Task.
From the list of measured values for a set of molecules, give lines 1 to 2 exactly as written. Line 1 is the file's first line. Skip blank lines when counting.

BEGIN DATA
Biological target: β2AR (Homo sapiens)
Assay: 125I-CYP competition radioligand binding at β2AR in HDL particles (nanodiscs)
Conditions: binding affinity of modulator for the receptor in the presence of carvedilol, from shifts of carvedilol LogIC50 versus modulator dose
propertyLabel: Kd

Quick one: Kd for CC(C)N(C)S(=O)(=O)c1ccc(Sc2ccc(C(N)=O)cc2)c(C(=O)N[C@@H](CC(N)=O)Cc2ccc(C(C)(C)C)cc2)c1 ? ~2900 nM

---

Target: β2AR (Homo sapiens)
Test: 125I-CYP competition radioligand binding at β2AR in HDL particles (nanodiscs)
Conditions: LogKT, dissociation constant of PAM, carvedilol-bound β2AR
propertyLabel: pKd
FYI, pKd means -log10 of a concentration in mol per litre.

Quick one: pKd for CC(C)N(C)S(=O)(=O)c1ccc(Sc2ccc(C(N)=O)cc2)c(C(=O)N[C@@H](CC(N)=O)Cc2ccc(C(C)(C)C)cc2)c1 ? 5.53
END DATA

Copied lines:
Biological target: β2AR (Homo sapiens)
Assay: 125I-CYP competition radioligand binding at β2AR in HDL particles (nanodiscs)